The laws of bowling in cricket state 'a ball is fairly delivered in respect of the arm if, once the bowler's arm has reached the level of the shoulder in the delivery swing, the elbow joint is not straightened partially or completely from that point until the ball has left the hand'. Recently two prominent bowlers, under suspicion for transgressing this law, suggested that they are not 'throwing' but due to an elbow deformity are forced to bowl with a bent bowling arm. This study examined whether such bowlers can produce an additional contribution to wrist/ball release speed by internal rotation of the upper arm. The kinematics of a bowling arm were calculated using a simple two-link model (upper arm and forearm). Using reported internal rotation speeds of the upper arm from baseball and waterpolo, and bowling arm kinematics from cricket, the change in wrist speed was calculated as a function of effective arm length, and wrist distance from the internal rotation axis. A significant increase in wrist speed was noted. This suggests that bowlers who can maintain a fixed elbow flexion during delivery can produce distinctly greater wrist/ball speeds by using upper arm internal rotation.

Arthroscopic treatment of osteochondritis dissecans of the capitellum: Report of 5 female athletes.
Arthroscopy. 2003 Feb;19(2):210-4.
Krijnen MR, Lim L, Willems WJ.
Department of Orthopaedics, Onze Lieve Vrouwe Gasthuis Hospital, Amsterdam, The Netherlands.

The management of osteochondritis dissecans of the capitellum of the adolescent elbow is still controversial. We report on 5 cases of female high-level athletes aged from 10 to 19 years (4 gymnasts, 1 waterpolo player). All these athletes had a symptomatic osteochondritis dissecans of the capitellum, which was treated arthroscopically in all cases. Follow-up time averaged 5 months (1 to 6.5 months). During the arthroscopy, loose osteochondral fragments of the capitellum and radial head were removed, and the defect was debrided. Thorough evaluation of the anterior and posterior joint including the olecranon fossa was performed. One of the 5 patients had a loose body requiring arthroscopic removal. Within 6 months after surgery, all except 1 elbow, the elbow with a loose body, regained maximum range of motion. Two patients returned to a high level of gymnastics and 1 was considering return. The short-term results of this treatment suggest that arthroscopic debridement of the loose osteochondral fragments provides a good result.

Effect of water polo practice on cytokines, growth mediators, and leukocytes in girls.
Med Sci Sports Exerc. 2003 Feb;35(2):356-63
Nemet D, Rose-Gottron CM, Mills PJ, Cooper DM.
Center for the Study of Health Effects of Exercise in Children, University of California, Irvine, CA 92868, USA.

PURPOSE: The effects of exercise on growth and development are mediated through a complex interaction between the endocrine, immune, and nervous systems. Very little is known about how these systems respond to exercise in children or adolescents. Moreover, there are few studies that have examined growth factors, inflammatory cytokines, and leukocyte responses to "real-life" or field exercise solely in girls. Thus, the goal of the present study was to determine the acute exercise-induced alterations in the growth hormone --> insulin-like growth factor-I axis, inflammatory cytokines, and certain aspects of immune function in a group of adolescent girls after a typical water polo practice.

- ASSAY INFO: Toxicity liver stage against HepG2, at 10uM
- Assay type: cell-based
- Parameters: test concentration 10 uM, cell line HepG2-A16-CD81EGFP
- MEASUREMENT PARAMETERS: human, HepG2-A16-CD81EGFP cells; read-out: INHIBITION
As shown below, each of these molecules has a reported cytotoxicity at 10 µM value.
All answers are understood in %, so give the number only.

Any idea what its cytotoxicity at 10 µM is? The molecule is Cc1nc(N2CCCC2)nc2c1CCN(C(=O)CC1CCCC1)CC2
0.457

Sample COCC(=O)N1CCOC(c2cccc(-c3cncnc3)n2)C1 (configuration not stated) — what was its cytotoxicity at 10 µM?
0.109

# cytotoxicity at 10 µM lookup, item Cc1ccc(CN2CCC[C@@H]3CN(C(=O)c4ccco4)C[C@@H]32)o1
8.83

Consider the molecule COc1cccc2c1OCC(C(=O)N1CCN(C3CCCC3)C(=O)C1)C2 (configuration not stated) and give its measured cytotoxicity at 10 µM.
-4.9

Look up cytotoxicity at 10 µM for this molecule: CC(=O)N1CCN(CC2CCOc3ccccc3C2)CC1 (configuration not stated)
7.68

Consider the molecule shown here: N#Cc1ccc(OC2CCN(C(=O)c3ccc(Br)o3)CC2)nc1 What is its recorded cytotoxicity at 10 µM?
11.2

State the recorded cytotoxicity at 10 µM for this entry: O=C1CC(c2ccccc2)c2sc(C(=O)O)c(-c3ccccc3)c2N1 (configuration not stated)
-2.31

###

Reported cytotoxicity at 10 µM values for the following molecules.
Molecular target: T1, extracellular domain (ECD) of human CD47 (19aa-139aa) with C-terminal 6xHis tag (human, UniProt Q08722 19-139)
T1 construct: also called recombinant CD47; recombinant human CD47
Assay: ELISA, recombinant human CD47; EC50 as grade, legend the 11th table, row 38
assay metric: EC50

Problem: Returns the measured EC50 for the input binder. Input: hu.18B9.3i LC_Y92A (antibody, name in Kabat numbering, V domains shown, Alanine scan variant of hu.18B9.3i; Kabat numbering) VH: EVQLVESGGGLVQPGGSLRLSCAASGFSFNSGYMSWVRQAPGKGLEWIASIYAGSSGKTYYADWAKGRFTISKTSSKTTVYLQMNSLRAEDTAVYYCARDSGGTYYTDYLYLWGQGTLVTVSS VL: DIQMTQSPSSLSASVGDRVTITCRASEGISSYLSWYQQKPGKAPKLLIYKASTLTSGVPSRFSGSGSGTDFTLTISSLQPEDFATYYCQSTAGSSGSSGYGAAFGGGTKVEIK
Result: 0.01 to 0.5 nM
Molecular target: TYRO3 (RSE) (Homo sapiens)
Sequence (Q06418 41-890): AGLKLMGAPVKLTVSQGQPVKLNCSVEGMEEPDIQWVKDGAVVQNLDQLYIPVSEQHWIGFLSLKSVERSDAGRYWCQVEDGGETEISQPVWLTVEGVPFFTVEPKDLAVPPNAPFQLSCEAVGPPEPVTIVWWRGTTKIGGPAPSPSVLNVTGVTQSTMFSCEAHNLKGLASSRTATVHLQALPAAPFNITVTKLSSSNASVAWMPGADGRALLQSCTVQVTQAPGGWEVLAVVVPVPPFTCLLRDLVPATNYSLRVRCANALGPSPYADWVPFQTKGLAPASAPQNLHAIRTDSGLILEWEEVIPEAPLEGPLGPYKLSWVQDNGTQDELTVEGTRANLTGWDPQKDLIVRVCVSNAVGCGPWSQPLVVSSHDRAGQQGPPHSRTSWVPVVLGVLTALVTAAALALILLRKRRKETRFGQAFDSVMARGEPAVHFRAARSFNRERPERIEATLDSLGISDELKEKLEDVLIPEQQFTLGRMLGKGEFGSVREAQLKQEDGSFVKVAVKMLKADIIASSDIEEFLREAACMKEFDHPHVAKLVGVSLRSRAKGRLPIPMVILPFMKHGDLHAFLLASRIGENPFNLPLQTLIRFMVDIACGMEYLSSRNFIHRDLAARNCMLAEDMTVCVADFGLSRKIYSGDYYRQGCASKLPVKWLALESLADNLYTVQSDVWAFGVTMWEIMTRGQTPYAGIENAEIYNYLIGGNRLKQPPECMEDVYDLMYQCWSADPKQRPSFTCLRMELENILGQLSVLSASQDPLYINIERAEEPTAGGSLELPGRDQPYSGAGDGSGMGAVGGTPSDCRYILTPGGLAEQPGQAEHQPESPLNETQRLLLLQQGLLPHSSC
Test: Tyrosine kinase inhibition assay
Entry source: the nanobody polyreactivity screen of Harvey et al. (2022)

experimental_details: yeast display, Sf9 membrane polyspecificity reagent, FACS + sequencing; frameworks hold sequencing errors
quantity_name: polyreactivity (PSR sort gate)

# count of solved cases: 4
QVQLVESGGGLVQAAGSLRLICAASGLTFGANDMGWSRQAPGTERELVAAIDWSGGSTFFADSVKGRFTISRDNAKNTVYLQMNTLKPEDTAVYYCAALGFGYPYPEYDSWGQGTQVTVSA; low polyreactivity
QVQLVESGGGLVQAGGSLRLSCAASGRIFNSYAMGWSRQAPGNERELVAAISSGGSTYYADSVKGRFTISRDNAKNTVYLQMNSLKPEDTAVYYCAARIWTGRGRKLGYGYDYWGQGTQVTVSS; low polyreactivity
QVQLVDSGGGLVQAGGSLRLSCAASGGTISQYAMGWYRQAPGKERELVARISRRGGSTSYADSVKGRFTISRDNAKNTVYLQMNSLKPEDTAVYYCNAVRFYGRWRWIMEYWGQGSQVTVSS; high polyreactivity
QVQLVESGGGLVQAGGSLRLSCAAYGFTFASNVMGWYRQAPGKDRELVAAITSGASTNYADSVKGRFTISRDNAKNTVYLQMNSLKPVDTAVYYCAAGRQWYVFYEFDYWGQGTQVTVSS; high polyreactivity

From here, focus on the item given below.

METHODS: Ten, healthy, high-school female subjects, 14-16 yr old, performed a single, typical, 1.5-h water polo practice session. Blood was sampled before and after the session.
RESULTS: The exercise resulted in an increase in HR (from 82 +/- 2 to 161 +/- 5 beats.min(-1) at 30 min, P < 1.4.10(-6) ), as well as in circulating lactate levels (375 +/- 66%, P < 0.0005). Significant increases where noted in circulating IL-6 (396 +/- 162%, P < 0.005) and IL-1ra (71 +/- 20%, P < 0.015). A substantial increase in the level of IGFBP-1 (1344 +/- 344%, P < 0.001) was also observed. Interestingly, TNF-alpha levels decreased after the exercise (-10.4 +/- 3.8%, P < 0.04) as did insulin (55 +/- 12%, P < 0.005). The exercise led to significant increases in granulocytes, monocytes, and lymphocytes. The exercise significantly influenced adhesion molecules (such as CD62L and CD54), which has not been previously studied in adolescent girls.
CONCLUSIONS: These data demonstrate that an intense "real-life" exercise bout in adolescent females leads to profound increases in inflammatory cytokines and reductions in anabolic mediators with substantial alterations in white blood cell subpopulations and adhesion molecules. The role of these frequent, almost daily immune and cytokine changes on growth and development have yet to be determined.

Analysis of indicators of load during the game in activity of the second line attacker in water polo.
Coll Antropol. 2003 Jun;27(1):343-50
Lozovina V, Pavicic L, Lozovina M. Split College of Maritime Studies, Split, Croatia.